Bus subways are sometimes built to provide an exclusive right-of-way for bus rapid transit lines, such as the MBTA Silver Line in Boston.
These are usually called by the term bus rapid transit.
Trop de faux profils, trop de soirées perdues en tchats stériles !
Naming practices often select one type of placement in a system where several are used; there are many subways with above-ground components, and on the other hand, the Vancouver Sky Train and Chicago 'L' include underground sections.
Historic posters referred to Chicago's Red & Blue lines (then called the State Street & Milwaukee/Dearborn lines) as "the subway lines".
Interestingly, when the Boston subway was originally built, the subway label was only used for sections into which streetcars (trams) operated, and the rapid transit sections were called tunnels.
Also, in some countries, subway refers to systems built under roads and the informal term tube is used for the deep-underground tunnelled systems (such as London's Piccadilly line) – in this usage, somewhat technical nowadays and not used much in London, underground is regardless the general term for both types of system.
It uses passenger railcars operating singly or in multiple unit trains on fixed rails.
It operates on separate rights-of-way from which all other vehicular and foot traffic are excluded (i.e. It uses sophisticated signaling systems, and high platform loading.
These usually have more characteristics of light rail than rapid transit.
Metros, short for metropolitan railways, are defined by the International Association of Public Transport (L'Union Internationale des Transports Publics, or UITP) as urban guided transport systems "operated on their own right of way and segregated from general road and pedestrian traffic.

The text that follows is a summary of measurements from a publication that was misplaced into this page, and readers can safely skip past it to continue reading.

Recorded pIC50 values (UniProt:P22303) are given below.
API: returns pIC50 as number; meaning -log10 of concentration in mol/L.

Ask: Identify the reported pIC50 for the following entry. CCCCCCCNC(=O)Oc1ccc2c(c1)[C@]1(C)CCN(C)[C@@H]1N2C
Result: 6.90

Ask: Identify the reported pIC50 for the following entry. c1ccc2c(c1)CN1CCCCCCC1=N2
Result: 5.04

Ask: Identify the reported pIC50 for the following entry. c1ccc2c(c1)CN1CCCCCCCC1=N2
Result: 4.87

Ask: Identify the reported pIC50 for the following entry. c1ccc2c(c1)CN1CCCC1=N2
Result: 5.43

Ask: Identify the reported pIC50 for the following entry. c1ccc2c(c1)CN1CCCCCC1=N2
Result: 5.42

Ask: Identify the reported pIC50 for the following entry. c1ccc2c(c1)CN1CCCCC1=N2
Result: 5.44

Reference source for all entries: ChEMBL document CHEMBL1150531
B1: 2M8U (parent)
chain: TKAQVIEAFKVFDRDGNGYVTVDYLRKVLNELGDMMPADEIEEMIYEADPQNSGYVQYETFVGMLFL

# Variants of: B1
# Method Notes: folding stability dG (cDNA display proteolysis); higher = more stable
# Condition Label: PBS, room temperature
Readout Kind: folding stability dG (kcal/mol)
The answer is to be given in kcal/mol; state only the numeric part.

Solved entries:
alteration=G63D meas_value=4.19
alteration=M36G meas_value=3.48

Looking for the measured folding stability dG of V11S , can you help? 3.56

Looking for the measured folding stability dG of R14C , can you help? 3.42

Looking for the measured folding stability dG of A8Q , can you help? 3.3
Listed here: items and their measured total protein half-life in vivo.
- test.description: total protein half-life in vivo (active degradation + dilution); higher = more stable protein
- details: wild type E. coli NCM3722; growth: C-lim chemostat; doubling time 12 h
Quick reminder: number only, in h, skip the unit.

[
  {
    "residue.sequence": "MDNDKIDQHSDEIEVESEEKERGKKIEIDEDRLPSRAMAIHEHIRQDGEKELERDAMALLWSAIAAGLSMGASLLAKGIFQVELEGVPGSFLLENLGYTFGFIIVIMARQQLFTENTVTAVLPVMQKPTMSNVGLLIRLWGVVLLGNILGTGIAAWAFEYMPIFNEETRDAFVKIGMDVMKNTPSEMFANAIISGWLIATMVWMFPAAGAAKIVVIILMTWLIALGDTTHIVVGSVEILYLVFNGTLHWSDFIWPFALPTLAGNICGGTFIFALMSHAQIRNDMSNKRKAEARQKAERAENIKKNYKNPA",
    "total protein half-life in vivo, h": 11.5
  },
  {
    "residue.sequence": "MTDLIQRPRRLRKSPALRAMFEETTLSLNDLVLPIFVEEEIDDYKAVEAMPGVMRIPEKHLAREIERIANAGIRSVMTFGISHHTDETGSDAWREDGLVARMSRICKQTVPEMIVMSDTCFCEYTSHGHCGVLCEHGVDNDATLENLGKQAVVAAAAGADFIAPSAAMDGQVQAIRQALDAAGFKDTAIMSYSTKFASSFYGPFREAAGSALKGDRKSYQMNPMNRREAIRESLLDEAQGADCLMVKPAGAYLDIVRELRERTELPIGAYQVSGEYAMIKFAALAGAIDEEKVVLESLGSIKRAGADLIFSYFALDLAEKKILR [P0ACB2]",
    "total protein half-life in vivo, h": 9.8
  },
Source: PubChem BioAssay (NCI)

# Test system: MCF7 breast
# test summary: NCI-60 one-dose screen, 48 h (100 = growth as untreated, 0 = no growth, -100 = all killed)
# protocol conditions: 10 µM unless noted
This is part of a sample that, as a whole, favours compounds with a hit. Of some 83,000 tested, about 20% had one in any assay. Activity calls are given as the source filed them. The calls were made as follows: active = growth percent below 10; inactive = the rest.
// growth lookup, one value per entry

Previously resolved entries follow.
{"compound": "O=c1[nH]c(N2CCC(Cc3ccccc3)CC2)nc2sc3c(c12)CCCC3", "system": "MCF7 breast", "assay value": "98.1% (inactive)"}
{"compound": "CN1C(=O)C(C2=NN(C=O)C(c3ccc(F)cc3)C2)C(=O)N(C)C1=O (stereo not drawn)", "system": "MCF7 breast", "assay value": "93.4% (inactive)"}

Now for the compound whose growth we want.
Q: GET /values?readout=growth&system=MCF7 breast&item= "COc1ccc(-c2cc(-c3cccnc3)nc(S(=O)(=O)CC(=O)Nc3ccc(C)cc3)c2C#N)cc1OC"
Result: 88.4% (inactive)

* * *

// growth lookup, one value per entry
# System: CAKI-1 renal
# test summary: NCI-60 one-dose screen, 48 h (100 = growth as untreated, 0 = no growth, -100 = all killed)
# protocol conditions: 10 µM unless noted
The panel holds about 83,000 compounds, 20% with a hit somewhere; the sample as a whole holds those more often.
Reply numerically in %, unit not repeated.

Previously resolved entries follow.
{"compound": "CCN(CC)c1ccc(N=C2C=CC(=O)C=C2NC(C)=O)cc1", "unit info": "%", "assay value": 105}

Rail systems with specific construction issues operating on a segregated guideway (e.g.
monorail, rack railways) are also treated as Metros as long as they are designated as part of the urban public transport network." Metropolitan railways are used for high capacity public transportation.
Il 26 aprile seguente, durante la 67ª assemblea generale della CONMEBOL, il presidente della FIFA Gianni Infantino ha ufficializzato l'uso del sistema VAR durante il campionato del mondo 2018, dichiarando che: "In questo modo non solo aiuteremo il direttore di gara, ma renderemo un po’ di giustizia anche al pubblico". Il sistema è entrato poi in vigore nel campionato di Serie A 2017-18 Durante la finale della Coppa del mondo per club FIFA 2016, la prima apparizione del VAR in una competizione internazionale per club, l'allenatore del Real Madrid, Zinédine Zidane, ha definito il sistema una "fonte di confusione" e anche Luka Modrić ha espresso delle opinioni negative riguardo a tale sistema.